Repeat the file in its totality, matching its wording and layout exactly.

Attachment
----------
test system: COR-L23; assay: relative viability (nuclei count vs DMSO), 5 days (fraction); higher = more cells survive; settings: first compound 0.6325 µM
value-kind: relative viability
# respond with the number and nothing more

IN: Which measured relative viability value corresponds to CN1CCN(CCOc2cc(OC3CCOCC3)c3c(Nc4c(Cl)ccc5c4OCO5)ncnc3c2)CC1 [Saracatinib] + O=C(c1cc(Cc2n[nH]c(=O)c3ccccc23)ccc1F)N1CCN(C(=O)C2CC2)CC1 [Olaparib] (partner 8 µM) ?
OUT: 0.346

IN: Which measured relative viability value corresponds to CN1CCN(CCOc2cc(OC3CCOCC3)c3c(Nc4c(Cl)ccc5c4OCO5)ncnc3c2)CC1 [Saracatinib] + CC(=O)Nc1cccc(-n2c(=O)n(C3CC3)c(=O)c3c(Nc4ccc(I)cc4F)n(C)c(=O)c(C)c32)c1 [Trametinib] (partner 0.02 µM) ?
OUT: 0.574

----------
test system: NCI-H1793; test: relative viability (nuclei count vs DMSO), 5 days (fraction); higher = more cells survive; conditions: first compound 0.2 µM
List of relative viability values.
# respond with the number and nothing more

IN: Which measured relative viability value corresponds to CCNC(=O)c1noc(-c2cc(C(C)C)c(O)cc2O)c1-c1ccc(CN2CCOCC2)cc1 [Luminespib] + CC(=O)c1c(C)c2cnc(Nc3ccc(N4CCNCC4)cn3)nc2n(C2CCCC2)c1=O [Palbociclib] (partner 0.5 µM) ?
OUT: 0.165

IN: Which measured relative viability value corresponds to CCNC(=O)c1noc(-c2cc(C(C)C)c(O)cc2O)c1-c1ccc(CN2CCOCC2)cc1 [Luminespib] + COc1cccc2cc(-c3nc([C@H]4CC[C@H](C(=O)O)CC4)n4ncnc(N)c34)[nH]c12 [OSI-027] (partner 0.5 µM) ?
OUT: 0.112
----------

test system: COR-L23; assay: relative viability (nuclei count vs DMSO), 5 days (fraction); higher = more cells survive; settings: first compound 0.6325 µM
value-kind: relative viability
# respond with the number and nothing more

IN: Which measured relative viability value corresponds to CN1CCN(CCOc2cc(OC3CCOCC3)c3c(Nc4c(Cl)ccc5c4OCO5)ncnc3c2)CC1 [Saracatinib] + O=C(c1cc(Cc2n[nH]c(=O)c3ccccc23)ccc1F)N1CCN(C(=O)C2CC2)CC1 [Olaparib] (partner 8 µM) ?
OUT: 0.346

IN: Which measured relative viability value corresponds to CN1CCN(CCOc2cc(OC3CCOCC3)c3c(Nc4c(Cl)ccc5c4OCO5)ncnc3c2)CC1 [Saracatinib] + CC(=O)Nc1cccc(-n2c(=O)n(C3CC3)c(=O)c3c(Nc4ccc(I)cc4F)n(C)c(=O)c(C)c32)c1 [Trametinib] (partner 0.02 µM) ?
OUT: 0.574

----------
test system: NCI-H1793; test: relative viability (nuclei count vs DMSO), 5 days (fraction); higher = more cells survive; conditions: first compound 0.2 µM
List of relative viability values.
# respond with the number and nothing more

IN: Which measured relative viability value corresponds to CCNC(=O)c1noc(-c2cc(C(C)C)c(O)cc2O)c1-c1ccc(CN2CCOCC2)cc1 [Luminespib] + CC(=O)c1c(C)c2cnc(Nc3ccc(N4CCNCC4)cn3)nc2n(C2CCCC2)c1=O [Palbociclib] (partner 0.5 µM) ?
OUT: 0.165

IN: Which measured relative viability value corresponds to CCNC(=O)c1noc(-c2cc(C(C)C)c(O)cc2O)c1-c1ccc(CN2CCOCC2)cc1 [Luminespib] + COc1cccc2cc(-c3nc([C@H]4CC[C@H](C(=O)O)CC4)n4ncnc(N)c34)[nH]c12 [OSI-027] (partner 0.5 µM) ?
OUT: 0.112